In a partnership with the County of Hidalgo, the University of Texas Rio Grande Valle School of Medicine announced that a newly developed Area Health Education Center (AHEC) will be housed in San Carlos., centers will also open in Cameron and Starr counties.
Dr. John Ronnau, UTRGV School of Medicine senior associate dean for Interprofessional Education, said the grant – which will allocate $750,000 per year for five years – is intended to help increase access to primary healthcare in rural and underserved areas; develop and enhance education and training networks within communities, academic institutions and community-based organizations; and teach medical and students in other health-related disciplines about the social determinants of health and health disparities
“The beneficiaries are the low income areas,” said Joseph Palacios, Precinct 4 Commissioner, who serves the San Carlos community. “The clear benefit of this grant is for residents that don’t have access to care where it is severely lacking.”
“Each center will have a community-based governing or advisory board that reflects the diversity of the communities involved,” Ronnau said.
The grant will allow the School of Medicine to establish primary healthcare clinics in three AHECS, which will be operated by the professional healthcare staff, faculty and students of the UTRGV College of Health Affairs and the School of Medicine, Ronnau said. The School of Medicine and the College of Health Affairs will develop curriculum for students that will include offering credit for their work in the clinic, and will develop a pipeline program through which high school students interested in healthcare-related fields can receive training.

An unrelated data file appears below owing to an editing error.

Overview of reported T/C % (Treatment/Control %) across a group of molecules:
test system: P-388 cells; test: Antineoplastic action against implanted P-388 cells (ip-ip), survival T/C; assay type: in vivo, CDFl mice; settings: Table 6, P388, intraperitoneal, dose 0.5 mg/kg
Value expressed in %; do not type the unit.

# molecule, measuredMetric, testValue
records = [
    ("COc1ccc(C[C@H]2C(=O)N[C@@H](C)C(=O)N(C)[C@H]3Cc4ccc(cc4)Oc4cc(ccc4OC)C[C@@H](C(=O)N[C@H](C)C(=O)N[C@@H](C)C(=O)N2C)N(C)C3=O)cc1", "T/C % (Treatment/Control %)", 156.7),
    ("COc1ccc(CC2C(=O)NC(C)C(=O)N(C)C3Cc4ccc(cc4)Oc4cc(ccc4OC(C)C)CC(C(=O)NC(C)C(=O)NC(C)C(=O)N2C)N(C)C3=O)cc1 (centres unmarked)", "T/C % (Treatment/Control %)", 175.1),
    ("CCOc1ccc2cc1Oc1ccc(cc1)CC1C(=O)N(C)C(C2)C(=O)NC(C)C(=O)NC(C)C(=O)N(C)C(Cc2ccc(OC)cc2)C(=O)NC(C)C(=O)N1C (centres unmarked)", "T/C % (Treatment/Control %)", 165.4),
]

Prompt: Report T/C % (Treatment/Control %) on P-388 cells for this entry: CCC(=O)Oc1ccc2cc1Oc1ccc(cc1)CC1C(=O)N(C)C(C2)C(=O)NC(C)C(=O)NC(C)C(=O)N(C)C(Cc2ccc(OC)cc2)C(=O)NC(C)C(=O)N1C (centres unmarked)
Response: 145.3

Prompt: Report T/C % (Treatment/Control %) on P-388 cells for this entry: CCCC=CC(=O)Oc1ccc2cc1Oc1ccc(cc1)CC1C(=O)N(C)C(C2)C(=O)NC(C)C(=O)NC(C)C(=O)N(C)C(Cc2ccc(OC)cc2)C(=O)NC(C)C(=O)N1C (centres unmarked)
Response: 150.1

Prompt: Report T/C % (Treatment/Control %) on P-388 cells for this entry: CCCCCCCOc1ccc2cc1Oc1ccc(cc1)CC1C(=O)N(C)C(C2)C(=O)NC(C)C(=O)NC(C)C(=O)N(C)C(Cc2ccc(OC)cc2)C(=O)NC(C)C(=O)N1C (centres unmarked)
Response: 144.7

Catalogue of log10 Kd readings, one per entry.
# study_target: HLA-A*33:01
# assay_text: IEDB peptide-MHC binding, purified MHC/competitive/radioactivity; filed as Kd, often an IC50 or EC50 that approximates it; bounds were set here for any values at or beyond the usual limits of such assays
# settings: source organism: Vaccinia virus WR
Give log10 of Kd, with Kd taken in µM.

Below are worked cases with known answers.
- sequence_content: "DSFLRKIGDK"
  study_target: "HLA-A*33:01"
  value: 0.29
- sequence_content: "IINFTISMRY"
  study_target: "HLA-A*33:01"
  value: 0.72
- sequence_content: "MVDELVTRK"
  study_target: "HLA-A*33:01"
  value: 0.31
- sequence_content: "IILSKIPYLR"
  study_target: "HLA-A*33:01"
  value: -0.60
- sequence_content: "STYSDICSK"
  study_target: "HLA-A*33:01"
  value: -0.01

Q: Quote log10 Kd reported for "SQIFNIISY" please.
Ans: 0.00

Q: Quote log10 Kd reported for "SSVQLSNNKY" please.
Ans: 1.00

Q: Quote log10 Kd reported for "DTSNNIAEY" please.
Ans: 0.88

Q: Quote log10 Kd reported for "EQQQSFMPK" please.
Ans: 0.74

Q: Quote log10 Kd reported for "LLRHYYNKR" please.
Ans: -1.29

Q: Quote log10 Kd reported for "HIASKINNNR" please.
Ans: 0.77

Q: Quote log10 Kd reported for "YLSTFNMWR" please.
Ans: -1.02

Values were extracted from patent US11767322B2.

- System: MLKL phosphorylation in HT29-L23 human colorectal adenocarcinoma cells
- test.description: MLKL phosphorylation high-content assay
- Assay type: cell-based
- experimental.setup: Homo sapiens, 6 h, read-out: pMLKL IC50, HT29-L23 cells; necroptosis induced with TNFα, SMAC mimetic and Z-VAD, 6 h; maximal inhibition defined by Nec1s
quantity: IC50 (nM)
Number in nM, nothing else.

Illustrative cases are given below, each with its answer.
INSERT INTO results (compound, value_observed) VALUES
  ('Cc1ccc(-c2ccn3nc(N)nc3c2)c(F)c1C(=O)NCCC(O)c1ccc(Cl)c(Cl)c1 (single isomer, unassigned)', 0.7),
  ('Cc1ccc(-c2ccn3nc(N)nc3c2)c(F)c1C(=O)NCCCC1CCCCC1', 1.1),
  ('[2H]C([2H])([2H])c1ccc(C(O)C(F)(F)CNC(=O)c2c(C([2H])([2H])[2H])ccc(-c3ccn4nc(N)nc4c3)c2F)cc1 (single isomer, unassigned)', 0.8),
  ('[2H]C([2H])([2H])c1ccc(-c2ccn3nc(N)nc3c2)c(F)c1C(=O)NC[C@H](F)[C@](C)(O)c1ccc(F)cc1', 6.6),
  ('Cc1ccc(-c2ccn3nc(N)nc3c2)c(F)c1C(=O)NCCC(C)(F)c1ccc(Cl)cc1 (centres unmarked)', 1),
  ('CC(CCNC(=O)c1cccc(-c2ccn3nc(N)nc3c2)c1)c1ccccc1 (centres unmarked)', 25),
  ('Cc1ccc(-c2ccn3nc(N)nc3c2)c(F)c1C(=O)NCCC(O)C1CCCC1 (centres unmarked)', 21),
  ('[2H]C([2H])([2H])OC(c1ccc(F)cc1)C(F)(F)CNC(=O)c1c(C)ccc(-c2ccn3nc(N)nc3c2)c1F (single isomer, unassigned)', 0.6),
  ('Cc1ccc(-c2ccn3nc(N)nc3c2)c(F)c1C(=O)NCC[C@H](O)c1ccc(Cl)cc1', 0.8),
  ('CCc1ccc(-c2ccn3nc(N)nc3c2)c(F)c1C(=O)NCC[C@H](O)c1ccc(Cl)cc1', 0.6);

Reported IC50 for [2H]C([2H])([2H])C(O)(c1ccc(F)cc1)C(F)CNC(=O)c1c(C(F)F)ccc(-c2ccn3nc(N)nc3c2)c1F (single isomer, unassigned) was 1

Ronnau said the School of Medicine’s strong partnerships with the College of Health Affairs, other colleges and departments within UTRGV, Cameron, Hidalgo, and Starr counties’ local health clinics, regional community colleges, and regional medical high schools, made the grant possible.
“Through the good work of the School of Medicine and College of Health Affairs and our community partners, we got the attention of federal grantors,” Ronnau said. “Hopefully, this is a foot in the door for future funding.”
The Area Health Education Centers Program is funded by the U.S. Department of Health and Human Services. The five-year grant will develop and enhance education and training within communities, academic institutions and community-based organizations in Hidalgo, Cameron and Starr counties.
School of Medicine representatives said the program will increase diversity among health professionals, enhance health care quality, and improve health care delivery to rural and underserved areas.